One day Selina McLemore asked me if I'd like to add points to my karma. Who can say no to that? She sent me a copy of Lorraine Lopez's book, The Gifted Gabaldón Sisters. I made a grave error of cracking open the book when my husband was away because once I started it was very hard to put it down to play fire fighter with the Little Dude. (When you've played fire fighter as much as I have, dude, it's cruel and unusual.)
Anyway whether I get good karma points or not, I'm really happy to introduce you to Lorraine and her beautifully written story of three sisters who are each gifted with a power by their late housekeeper, Fermina. This story is not what you'd expect and so without giving too much of the story away, please enjoy my Q&A with Lorraine.
Chica Lit: How did you learn of the story of your grandfather?
Lorraine: We always knew that our paternal grandfather was adopted. For as far back as I can remember, my mother talked about this, but she never disclosed the circumstances of his adoption. It wasn't until I was an adult, with children of my own, that two of my aunts told me who he was and why he was adopted in response to my questions about him. No one discussed this openly with me before this time, but I knew there had to be a story here. By the time I asked about his origins, things had relaxed some with regard to notions of propriety, and people were more open to acknowledging, even taking pride in their indigenous roots. My aunts readily told me that my grandfather, their father, was the biological son of his adopted father's brother and a Pueblo woman who worked as a servant in the family home, something they would have never dared to admit a decade earlier.
Chica Lit: Did you know that it would inspire a novel?
Lorraine: In the moment, I didn't necessarily see this information as inspiration for a novel. It took me a few years to think this over and to think about the woman who had given birth to him and to his sister before I could articulate the information in a fictive way. It was the women--his mother and his sister--who moved and inspired me. My grandfather was extremely lucky to have been adopted by this childless couple of some means. Due to an accident of birth--because he was born a male--he lived a life of relative privilege as the son of property-owning Hispanos in Central New Mexico. Unfortunately, his mother and his sister had very different lives.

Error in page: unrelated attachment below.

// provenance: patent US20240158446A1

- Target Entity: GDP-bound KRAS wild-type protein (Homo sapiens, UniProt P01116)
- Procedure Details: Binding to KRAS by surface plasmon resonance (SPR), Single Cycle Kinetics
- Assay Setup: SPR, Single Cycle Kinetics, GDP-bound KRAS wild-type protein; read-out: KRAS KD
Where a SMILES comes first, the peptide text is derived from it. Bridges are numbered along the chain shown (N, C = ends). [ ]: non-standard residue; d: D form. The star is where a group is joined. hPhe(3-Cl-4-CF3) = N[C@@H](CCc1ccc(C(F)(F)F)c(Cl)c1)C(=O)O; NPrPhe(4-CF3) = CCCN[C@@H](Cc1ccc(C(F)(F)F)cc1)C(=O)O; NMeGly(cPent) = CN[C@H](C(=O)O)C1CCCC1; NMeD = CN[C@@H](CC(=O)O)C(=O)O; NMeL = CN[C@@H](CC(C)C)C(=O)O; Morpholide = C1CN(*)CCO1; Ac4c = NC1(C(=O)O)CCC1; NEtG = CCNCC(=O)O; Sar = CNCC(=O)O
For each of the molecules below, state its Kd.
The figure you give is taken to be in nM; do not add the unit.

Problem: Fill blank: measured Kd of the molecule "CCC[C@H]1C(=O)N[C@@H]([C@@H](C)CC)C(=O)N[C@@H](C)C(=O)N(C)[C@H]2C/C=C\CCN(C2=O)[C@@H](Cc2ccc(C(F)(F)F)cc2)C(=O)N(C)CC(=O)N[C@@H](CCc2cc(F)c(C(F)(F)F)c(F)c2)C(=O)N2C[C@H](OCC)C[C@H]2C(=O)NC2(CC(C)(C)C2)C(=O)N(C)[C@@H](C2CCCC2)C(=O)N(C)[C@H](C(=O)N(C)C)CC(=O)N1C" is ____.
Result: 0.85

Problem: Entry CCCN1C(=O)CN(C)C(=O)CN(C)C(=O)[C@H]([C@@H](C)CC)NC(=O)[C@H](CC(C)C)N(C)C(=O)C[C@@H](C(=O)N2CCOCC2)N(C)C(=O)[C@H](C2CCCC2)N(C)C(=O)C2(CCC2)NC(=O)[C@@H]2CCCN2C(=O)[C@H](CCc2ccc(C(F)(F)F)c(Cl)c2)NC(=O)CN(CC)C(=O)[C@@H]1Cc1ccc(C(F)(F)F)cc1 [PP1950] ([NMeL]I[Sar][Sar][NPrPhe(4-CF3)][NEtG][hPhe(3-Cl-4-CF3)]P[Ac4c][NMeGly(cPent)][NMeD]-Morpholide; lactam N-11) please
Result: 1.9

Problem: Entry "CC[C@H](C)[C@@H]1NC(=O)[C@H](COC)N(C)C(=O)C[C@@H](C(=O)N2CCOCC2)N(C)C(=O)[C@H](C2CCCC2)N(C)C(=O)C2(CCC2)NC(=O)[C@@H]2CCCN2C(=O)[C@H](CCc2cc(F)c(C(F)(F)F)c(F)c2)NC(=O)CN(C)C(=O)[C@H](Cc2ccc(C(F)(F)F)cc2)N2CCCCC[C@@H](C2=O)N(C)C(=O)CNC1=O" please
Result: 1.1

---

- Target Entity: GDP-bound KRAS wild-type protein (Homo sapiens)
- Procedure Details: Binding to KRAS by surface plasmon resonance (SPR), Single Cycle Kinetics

Chica Lit: Also, what happened to his sister?
Lorraine: I was told that she was sent to an asilo de huerfanos, literally an asylum for orphans, or an orphange, though in those days, these institutions were more like asylums than sunny places where childless couples found children to adopt. Basically, they were warehouses for unwanted infants and children.
Chica Lit: Do you feel that Latinos will always be at odds with our indigenous ancestors?
Lorraine: I believe this is changing for the better. I think it's a good sign that people who once considered the circumstances of my grandfather's birth and adoption to be too scandalous to discuss can now speak candidly about such things. That my very conservative family is ready to dismantle the denial and finally honor the complexity of our heritage is a terrific step in the right direction.
Chica Lit: You're published short stories in literary journals and with small presses. How different was it to work with a large publisher?
Lorraine: Working with a large publisher certainly has its advantages. My book is more accessible than my first two books ever were. Friends and family members are calling and writing to let me know that they're seeing it in bookstores. Whereas, unless ordered on-line, my earlier two books were and still are challenging to find. Nevertheless, I miss the intimacy and personal connection I had with Sandy Taylor of Curbstone Press. Sandy, who passed away last winter, was a great man. He was resourceful, imaginative, talented, and extremely well respected and well loved in the independent publishing industry. I'm certainly grateful for the benefits of working with a large press, but in my heart, I'm still a Curbstonista, and I miss Sandy terribly.
Chica Lit: Please tell us how you sold your book.
Lorraine: I responded to an on-line call for book proposals sent out by an editor of what was Warner Books. She liked my proposal and asked to see the manuscript, which she also liked, but she urged me to find an agent. With the help of my friend and fellow writer, Tayari Jones, I found an agent at Dystel and Goderich, and the deal was made. Of course, this is the short version that leaves out the two editors, two agents, two publishing houses (Warner was sold to Hachette Book Group USA--Grand Central Press), and the three years it took from the time the manuscript was first accepted until the book came out this month.
Chica Lit: What are you working on now?
Lorraine: Right now, I'm at work on a first-person narrative about a Latina woman named Marina who is on a quest for spiritual enlightenment and inner peace, despite the fact that she has no affinity for enlightenment and no aptitude for peace. Her goal is akin to a tone deaf person's desire to become a concert musician. I am having a great time writing this voice. It's bawdy, outspoken, indignant, funny, and sad. I like when a character acts out in startling ways, and I'm discovering that Marina is full of surprises.
Chica Lit: The Gifted Gabaldón Sisters makes a great book club read! For a sampling of questions and an excerpt, go here.